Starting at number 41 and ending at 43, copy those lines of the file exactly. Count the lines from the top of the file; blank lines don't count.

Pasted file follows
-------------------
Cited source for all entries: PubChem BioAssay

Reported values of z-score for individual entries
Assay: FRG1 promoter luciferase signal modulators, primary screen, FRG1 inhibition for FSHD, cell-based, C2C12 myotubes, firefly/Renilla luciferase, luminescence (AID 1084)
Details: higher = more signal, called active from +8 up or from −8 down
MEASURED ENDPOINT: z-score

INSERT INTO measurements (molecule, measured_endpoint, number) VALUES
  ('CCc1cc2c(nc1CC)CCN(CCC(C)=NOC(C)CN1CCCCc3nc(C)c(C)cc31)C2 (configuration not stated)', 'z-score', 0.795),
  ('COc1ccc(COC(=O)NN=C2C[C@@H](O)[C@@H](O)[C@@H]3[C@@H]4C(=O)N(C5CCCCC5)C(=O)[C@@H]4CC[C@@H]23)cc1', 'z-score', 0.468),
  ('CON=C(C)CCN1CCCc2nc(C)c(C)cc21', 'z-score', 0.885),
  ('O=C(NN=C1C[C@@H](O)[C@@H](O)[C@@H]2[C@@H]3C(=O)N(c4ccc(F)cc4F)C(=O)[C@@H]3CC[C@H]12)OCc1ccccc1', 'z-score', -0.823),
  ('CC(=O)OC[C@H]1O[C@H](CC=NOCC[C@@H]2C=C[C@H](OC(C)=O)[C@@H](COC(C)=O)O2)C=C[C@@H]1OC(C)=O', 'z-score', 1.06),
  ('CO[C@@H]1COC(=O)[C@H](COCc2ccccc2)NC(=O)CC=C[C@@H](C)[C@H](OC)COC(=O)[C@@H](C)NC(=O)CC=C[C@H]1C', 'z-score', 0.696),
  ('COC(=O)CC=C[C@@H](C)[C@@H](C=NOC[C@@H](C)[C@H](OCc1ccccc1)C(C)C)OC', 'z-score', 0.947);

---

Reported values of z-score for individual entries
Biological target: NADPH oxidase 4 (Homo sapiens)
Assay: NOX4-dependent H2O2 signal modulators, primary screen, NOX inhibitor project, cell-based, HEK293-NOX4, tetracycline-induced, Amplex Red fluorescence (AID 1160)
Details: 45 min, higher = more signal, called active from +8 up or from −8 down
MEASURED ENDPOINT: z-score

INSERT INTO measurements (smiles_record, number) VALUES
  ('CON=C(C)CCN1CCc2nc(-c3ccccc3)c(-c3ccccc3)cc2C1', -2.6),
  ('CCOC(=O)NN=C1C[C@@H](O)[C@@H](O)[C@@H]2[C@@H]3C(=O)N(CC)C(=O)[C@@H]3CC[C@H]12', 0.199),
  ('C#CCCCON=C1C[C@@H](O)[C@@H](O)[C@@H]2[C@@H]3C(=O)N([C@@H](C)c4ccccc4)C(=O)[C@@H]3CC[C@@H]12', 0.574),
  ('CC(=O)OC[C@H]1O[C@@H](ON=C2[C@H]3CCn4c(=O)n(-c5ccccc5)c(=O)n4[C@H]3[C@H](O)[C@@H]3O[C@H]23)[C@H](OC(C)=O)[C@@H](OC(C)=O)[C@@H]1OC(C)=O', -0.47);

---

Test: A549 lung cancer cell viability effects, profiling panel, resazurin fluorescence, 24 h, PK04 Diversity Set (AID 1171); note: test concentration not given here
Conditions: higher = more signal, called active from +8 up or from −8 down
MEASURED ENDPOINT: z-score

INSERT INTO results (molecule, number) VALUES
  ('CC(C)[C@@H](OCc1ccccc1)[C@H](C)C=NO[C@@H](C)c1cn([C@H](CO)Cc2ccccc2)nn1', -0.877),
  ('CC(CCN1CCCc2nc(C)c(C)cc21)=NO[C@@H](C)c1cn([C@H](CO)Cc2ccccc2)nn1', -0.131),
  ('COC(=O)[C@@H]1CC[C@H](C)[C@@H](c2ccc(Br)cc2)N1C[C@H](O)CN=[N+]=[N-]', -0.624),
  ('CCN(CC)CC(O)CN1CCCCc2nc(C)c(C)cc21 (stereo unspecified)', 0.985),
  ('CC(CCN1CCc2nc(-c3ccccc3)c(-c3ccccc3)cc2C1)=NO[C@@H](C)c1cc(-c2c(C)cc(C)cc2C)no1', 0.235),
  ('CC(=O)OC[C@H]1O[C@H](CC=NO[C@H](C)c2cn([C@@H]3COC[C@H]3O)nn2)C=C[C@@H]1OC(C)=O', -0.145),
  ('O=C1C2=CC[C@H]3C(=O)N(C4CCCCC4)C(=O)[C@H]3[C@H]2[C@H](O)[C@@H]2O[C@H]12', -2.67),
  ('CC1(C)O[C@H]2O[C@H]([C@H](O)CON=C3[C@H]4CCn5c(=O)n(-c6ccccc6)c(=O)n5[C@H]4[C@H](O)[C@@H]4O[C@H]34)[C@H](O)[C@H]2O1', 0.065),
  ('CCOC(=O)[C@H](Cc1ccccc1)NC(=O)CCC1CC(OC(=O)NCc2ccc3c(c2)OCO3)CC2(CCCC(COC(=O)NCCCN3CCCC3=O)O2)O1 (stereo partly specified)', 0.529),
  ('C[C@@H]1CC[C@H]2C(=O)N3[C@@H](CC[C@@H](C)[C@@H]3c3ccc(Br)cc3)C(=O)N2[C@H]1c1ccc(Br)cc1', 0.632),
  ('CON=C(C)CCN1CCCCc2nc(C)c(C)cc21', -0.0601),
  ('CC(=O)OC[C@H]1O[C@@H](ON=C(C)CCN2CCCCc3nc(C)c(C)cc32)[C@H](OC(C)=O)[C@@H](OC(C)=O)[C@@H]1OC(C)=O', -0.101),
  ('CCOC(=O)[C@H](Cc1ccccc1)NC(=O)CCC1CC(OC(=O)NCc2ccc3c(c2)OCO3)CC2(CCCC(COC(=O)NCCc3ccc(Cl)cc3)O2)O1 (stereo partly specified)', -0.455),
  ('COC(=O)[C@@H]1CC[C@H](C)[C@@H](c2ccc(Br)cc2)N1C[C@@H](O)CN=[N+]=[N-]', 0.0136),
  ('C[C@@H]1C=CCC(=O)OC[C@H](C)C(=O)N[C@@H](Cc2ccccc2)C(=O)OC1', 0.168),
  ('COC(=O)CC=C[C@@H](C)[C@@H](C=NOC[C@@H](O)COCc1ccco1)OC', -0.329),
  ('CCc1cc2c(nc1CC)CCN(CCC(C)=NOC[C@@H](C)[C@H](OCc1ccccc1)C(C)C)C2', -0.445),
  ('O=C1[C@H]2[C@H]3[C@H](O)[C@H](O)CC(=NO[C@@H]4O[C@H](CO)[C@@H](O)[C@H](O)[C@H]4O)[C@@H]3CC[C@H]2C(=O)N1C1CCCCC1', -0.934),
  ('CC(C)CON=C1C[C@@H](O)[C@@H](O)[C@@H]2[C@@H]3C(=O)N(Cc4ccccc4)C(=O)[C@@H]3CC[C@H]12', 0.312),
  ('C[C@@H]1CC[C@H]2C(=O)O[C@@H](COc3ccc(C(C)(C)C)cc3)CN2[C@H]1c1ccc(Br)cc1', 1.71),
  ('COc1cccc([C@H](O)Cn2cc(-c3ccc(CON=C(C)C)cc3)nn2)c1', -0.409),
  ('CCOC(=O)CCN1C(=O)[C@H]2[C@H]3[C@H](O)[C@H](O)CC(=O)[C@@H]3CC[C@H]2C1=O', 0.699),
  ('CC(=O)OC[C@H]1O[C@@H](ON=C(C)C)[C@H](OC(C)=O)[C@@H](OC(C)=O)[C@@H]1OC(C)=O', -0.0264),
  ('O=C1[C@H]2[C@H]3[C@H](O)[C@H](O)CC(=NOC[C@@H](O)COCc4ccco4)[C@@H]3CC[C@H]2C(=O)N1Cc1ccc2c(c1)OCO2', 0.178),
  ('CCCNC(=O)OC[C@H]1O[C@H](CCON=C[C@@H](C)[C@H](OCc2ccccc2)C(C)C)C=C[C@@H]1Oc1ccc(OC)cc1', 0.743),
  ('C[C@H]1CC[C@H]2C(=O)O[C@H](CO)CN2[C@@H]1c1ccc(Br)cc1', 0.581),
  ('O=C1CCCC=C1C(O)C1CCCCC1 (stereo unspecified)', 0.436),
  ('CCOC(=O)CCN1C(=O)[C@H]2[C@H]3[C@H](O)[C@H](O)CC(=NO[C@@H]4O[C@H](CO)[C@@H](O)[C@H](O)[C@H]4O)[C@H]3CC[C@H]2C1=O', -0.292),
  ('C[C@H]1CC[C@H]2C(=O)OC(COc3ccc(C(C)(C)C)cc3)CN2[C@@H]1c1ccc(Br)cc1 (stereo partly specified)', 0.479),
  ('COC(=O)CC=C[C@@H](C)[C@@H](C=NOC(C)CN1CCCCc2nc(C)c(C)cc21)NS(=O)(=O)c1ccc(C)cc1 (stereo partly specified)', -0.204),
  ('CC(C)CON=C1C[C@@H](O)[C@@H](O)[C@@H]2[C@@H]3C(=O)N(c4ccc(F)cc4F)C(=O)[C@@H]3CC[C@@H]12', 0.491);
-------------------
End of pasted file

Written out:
  ('CC(=O)OC[C@H]1O[C@@H](ON=C(C)CCN2CCCCc3nc(C)c(C)cc32)[C@H](OC(C)=O)[C@@H](OC(C)=O)[C@@H]1OC(C)=O', -0.101),
  ('CCOC(=O)[C@H](Cc1ccccc1)NC(=O)CCC1CC(OC(=O)NCc2ccc3c(c2)OCO3)CC2(CCCC(COC(=O)NCCc3ccc(Cl)cc3)O2)O1 (stereo partly specified)', -0.455),
  ('COC(=O)[C@@H]1CC[C@H](C)[C@@H](c2ccc(Br)cc2)N1C[C@@H](O)CN=[N+]=[N-]', 0.0136),